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- The Forecaster
TOPSHAM — After the Board of Selectmen’s unanimous blessing Jan. 12, the town is applying for a grant to help plant trees along a new bicycle-pedestrian trail.
The Project Canopy planning grant, through the Maine Forest Service, would allow Topsham to landscape and plant 30-40 trees along the second planned phase of the town’s bike-ped path. Topsham seeks about $9,400 for the project, Town Planner Rod Melanson said in an interview Tuesday.
The new path will run from Town Hall at 100 Main St., across the street and around the Wright-Pierce office, then east through a forest to Community Drive, parallel to the U.S. Route 196 Coastal Connector. The phase, primarily completed early last month, runs about three-quarters of a mile.
Since much of the trail is already forested, the new trees would be planted along open areas, providing a buffer from the Coastal Connector and replacing trees that were removed to create the trail.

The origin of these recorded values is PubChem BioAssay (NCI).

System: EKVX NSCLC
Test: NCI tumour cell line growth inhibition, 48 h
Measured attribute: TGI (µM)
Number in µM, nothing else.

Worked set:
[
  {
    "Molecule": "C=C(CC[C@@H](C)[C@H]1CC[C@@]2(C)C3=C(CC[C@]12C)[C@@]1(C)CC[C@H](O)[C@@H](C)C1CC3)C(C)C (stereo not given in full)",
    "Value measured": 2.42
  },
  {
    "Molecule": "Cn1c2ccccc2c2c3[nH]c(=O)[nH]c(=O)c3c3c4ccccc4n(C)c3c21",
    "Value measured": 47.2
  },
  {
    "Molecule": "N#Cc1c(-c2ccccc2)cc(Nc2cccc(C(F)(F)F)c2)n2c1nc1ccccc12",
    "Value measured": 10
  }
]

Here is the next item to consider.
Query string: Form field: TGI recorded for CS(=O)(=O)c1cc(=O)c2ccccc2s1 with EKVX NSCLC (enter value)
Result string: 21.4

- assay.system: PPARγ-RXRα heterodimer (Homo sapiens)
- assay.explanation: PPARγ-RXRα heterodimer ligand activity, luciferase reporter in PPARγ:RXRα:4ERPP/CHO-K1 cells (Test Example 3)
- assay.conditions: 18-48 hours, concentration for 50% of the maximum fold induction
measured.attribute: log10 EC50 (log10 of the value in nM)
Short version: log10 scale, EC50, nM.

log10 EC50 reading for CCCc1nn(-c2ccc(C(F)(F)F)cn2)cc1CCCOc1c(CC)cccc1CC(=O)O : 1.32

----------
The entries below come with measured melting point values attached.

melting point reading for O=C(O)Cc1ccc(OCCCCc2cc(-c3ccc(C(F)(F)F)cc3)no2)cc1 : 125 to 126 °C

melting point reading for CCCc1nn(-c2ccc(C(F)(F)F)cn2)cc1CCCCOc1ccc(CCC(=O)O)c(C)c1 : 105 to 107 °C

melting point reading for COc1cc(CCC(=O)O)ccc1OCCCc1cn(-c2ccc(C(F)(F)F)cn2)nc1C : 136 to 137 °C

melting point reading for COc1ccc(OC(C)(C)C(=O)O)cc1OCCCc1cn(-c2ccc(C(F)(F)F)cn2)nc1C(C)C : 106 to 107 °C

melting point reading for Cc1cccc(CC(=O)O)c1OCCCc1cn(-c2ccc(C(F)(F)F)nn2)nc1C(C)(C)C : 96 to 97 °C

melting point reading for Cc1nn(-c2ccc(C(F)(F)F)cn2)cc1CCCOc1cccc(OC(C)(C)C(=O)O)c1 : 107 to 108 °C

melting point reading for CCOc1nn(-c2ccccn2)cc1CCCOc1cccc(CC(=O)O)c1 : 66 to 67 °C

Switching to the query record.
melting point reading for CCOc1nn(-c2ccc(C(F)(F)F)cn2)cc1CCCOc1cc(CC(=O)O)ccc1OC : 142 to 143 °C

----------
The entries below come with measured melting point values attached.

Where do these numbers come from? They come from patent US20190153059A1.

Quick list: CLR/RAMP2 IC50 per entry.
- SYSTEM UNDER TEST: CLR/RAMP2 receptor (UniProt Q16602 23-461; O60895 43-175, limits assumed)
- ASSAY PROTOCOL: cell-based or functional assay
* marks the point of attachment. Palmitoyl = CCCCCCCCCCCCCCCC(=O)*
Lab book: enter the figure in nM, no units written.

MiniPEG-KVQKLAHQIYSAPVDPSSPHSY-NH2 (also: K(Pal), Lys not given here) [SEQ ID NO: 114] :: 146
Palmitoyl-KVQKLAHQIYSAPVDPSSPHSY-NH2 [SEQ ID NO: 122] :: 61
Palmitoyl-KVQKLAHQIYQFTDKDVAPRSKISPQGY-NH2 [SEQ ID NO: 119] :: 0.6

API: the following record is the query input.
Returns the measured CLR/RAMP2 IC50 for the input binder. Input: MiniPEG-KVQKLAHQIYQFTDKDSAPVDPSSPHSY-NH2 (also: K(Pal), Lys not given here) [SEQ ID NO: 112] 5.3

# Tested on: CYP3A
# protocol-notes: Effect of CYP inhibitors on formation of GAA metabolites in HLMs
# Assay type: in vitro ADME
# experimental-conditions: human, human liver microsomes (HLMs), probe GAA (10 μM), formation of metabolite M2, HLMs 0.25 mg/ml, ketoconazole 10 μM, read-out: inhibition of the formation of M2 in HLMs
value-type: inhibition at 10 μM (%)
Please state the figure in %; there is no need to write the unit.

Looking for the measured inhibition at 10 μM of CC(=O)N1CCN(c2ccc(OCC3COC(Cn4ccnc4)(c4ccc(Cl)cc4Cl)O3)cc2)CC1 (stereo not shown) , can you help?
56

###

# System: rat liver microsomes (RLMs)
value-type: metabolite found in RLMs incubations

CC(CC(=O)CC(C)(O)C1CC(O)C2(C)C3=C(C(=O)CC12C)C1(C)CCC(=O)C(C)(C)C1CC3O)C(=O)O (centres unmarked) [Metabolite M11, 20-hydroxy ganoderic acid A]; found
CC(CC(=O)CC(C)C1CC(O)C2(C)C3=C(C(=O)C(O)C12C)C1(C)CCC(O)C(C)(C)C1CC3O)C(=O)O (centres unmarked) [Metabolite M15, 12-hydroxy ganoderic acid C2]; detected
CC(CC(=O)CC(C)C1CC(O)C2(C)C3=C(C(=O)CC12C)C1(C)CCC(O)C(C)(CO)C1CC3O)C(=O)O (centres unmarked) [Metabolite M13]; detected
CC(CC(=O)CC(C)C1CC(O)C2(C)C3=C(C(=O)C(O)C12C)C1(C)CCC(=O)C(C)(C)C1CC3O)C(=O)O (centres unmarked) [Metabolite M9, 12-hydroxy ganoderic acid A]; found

Once the finishing touches are put on that part of the path, a grand opening should be held this spring, Melanson said. The town should also hear by then whether it received the grant and, if so, the trees will be planted this summer and fall, Melanson said.
Topsham has successfully applied for Project Canopy grants before, most recently with tree plantings along Route 196 in 2015, Melanson said.
The first segment of the four-phase project runs along Monument Place from the Topsham Fair Mall to Town Hall. The next phase, for which preliminary design work has already been completed, would start across the Coastal Connector at Village Drive and run to the Topsham Crossing neighborhood.
Planned future segments include a bridge over the Coastal Connector and paths to the Androscoggin River Path and Mt. Ararat High School.
Topsham is applying for a Project Canopy grant in order to plant 30-40 trees along part of a multi-section bicycle and pedestrian path through town.